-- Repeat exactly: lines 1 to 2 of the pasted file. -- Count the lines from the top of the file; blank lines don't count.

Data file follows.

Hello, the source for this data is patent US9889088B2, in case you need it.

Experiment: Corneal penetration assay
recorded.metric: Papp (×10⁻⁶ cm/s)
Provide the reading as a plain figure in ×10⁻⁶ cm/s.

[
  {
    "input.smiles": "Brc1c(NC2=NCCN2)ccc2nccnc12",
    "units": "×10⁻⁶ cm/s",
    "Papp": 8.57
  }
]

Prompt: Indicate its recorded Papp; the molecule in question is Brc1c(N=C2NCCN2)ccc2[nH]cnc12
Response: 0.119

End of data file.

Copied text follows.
Hello, the source for this data is patent US9889088B2, in case you need it.

Experiment: Corneal penetration assay